The OneFlow component also has been improved, specially OneGate, making sharing service information among VMs possible. Flows are now easier than ever to build and consume, since details like the virtual network the flow are going to use are defined later by the user, so the administrator doesn’t have to deal with all the possible combinations.

Moreover, Virtual Networks underwent a thorough redesign. Definition of virtual networks are no longer restricted to the fixed and ranged model, but rather they can include any combination of ranges to accommodate any address distribution. Moreover, end users can now reserve a range or IP addresses for their own use at a later time.

Finally, several improvements are scattered across every other OpenNebula component: improvements in quotas management, multi boot available through Sunstone, availability of Windows contextualization packages, new raw device mapping datastore, better Ceph drivers, possibility to clone images across datastores …. ladies and gentlemen, you are in for a treat.

Community

This month has been specially interesting for the movement in the OpenNebula community. Most noticeable, without doubt, is the announcement by two computer industry giants such as Microsoft and IBM of their collaboration with the OpenNebula project.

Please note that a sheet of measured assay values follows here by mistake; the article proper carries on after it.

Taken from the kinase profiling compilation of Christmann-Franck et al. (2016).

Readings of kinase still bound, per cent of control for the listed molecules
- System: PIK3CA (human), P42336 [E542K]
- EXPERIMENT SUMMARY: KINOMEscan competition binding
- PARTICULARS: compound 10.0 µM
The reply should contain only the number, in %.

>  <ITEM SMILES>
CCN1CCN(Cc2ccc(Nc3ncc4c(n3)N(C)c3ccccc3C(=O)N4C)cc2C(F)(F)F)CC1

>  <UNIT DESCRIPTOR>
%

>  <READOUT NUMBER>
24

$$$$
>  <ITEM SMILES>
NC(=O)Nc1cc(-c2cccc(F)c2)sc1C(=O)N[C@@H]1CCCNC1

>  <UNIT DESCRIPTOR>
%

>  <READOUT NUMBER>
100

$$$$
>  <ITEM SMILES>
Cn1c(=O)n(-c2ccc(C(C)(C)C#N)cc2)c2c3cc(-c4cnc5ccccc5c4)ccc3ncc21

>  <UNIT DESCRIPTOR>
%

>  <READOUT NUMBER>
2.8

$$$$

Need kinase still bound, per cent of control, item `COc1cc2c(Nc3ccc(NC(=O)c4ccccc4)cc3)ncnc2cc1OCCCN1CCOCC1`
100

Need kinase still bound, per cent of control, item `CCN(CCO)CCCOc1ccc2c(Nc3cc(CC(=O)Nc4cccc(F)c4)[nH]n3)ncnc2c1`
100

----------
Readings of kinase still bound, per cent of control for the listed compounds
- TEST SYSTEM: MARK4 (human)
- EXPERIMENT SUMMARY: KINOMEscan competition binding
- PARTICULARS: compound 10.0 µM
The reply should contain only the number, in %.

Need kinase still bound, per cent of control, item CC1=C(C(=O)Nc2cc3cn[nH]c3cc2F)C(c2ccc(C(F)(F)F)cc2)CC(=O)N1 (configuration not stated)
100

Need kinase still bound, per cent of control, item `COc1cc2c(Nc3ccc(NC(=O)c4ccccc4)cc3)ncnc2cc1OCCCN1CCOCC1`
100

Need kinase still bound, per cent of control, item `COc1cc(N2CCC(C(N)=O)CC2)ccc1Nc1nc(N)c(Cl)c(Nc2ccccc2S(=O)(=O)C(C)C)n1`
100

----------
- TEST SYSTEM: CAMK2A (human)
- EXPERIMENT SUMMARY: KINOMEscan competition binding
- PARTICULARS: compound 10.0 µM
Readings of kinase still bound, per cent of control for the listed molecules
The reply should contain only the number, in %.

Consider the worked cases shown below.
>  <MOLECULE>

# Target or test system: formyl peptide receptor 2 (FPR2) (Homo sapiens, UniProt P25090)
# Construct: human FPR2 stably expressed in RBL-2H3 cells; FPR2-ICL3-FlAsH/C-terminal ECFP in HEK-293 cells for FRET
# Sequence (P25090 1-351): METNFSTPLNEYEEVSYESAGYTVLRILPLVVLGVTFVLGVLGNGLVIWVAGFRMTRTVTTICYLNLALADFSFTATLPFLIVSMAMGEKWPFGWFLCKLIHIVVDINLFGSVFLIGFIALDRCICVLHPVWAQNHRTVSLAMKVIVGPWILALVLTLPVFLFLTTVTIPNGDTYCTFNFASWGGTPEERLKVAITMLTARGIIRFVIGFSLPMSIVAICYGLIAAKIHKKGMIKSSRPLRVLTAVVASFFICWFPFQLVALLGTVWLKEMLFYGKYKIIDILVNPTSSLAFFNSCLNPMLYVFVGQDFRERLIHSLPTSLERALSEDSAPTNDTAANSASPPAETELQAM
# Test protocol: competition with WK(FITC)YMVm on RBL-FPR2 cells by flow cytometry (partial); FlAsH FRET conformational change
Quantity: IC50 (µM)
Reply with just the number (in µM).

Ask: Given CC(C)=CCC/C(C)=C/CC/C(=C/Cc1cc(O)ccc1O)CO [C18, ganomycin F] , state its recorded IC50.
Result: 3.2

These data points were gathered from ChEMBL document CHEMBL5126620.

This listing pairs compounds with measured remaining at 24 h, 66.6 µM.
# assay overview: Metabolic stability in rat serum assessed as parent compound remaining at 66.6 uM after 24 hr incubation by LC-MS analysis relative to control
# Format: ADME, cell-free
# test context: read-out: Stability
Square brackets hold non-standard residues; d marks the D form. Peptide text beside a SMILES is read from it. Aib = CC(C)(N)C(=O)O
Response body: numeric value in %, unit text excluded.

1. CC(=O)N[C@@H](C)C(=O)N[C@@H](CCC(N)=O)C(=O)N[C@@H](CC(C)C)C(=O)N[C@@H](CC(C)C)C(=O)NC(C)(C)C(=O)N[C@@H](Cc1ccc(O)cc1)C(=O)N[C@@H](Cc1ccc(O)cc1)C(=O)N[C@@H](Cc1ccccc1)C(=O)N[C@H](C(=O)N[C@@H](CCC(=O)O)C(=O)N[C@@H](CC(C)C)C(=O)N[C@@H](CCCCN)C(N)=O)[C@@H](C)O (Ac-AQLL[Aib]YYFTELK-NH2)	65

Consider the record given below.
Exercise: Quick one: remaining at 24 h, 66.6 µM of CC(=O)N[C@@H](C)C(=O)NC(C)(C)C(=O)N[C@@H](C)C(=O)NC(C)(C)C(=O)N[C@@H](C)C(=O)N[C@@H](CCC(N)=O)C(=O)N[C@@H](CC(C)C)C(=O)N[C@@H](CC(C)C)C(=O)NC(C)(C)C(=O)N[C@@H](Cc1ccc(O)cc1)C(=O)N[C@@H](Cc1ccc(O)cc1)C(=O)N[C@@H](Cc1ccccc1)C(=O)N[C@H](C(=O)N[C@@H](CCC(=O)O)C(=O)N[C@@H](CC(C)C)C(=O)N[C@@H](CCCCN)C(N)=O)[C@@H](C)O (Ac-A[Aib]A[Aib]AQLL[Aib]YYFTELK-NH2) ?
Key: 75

Microsoft announced in the OSCON 2014 their willingness to tightly collaborate with OpenNebula in order to build Microsoft Azure support within your favourite Cloud Management Platform.

On the other hand, IBM SoftLayer announced in their blog their support for extending OpenNebula hybrid model to be able to outsource VM workload to the SoftLayer cloud. Their interest comes from existing SoftLayer users that seek to complement their public cloud with in house private clouds run by OpenNebula:

Some of our largest customers have already begun using OpenNebula to manage their hybrid cloud environments, so official support for the SoftLayer cloud in OpenNebula is a huge benefit to them (and to us)

Needless to say, we are really excited about this collaborations: building hybrid clouds with OpenNebula is now richer and more powerful than ever.